Equality is essential, but complicated – that is why some Christians feel that Muslims get an easy ride
Simple things can be so difficult. Take equality, for instance. Britain now has an Equality Act, to promote that good thing. But when you start looking at what it means in practice, matters get more complicated.
by Timothy Garton Ash guardian.co.uk
I’ve been thinking about this because of some media reaction to a conversation I had recently with Mark Thompson, the director general of the BBC, for our Oxford University project on free speech. After we talked about the BBC’s broadcast of Jerry Springer: the Opera, which provoked angry protests from evangelical Christians because the satirical musical depicted Jesus as a petulant overgrown baby in a nappy, I put it to him that the BBC wouldn’t dream of broadcasting something comparably satirical about the Prophet Muhammad. He replied: “I think essentially the answer to that question is yes.”
This was picked up, first by the Daily Mail, then by the Daily Telegraph, the Spectator and at least one Christian website, with headlines such as“BBC director general admits Christianity gets tougher treatment”(Telegraph) and “Should Christians kill Mark Thompson?” (Spectator). On Mail Online, a reader identifying him or herself as D Acres of Balls Cross, West Sussex, posted the comment: “This man is disgusting. He should be taken out and put up on a cross. That would teach him not to disrespect this country and its Christian faith.” Plainly a fine patriotic Christian, Outraged of Balls Cross.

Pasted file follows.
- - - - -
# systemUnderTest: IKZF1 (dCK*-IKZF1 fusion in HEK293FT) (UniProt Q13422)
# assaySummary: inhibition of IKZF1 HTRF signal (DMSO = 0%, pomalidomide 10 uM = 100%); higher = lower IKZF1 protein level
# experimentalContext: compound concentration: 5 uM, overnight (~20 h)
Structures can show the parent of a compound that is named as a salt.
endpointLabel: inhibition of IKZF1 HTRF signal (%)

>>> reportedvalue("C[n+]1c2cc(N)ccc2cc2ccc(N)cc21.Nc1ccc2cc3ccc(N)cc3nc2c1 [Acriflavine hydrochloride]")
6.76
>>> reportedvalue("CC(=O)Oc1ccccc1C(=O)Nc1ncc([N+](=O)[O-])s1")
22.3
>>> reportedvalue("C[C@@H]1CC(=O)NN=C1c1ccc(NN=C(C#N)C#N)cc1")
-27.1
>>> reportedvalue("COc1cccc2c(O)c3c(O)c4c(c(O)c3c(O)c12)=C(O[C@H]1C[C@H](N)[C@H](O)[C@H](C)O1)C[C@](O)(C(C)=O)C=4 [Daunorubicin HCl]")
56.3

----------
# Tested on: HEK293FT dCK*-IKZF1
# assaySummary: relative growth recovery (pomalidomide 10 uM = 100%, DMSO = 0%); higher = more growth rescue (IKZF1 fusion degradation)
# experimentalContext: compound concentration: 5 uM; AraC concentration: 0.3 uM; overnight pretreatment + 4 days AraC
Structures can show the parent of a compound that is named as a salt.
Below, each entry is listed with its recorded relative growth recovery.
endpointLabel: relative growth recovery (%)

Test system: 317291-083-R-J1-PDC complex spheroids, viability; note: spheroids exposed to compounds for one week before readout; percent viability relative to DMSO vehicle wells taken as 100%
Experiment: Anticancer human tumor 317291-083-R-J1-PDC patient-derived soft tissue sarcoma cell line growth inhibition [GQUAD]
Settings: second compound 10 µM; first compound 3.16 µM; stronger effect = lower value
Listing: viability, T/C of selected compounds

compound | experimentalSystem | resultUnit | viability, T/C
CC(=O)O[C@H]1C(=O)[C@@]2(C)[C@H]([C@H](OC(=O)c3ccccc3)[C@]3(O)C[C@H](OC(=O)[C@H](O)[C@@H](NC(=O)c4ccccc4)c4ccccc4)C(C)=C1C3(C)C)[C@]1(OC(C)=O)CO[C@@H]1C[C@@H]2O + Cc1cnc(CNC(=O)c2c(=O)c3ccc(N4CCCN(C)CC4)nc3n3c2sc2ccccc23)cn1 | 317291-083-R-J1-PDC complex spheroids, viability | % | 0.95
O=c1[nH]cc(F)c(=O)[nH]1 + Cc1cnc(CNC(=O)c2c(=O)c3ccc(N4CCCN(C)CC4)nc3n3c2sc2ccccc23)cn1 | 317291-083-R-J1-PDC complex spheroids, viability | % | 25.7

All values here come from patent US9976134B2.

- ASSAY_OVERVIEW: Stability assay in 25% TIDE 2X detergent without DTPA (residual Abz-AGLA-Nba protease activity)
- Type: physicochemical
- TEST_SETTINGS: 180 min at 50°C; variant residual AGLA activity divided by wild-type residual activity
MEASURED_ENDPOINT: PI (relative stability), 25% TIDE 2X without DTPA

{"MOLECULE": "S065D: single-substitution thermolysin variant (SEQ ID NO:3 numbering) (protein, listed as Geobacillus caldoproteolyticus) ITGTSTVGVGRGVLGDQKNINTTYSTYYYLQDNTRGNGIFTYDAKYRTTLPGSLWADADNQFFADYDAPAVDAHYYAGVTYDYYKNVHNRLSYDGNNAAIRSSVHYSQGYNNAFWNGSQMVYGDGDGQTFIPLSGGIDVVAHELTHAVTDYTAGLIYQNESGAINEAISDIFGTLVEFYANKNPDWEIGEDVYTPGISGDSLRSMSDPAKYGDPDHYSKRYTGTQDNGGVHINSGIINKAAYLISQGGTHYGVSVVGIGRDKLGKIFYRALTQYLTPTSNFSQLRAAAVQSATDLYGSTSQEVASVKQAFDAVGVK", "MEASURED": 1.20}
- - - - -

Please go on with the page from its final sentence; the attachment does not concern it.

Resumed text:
Difficult though it is, we must never abandon the quest for equal liberty under law. Everyone is entitled to what the philosopher Ronald Dworkin calls “equal respect and concern”. That does not mean treating everyone exactly the same in every circumstance. But whenever you hear anyone (including me or you) arguing for unequal treatment of any kind, shine the searchlight and take a closer look. The same evangelical Christian who complains of unequal treatment from the BBC will vociferously oppose gay marriage. The same European liberal who argues passionately that newspapers should be free to publish cartoons of Muhammad will defend laws criminalising genocide denial. Double standards are the warning signals of a free society.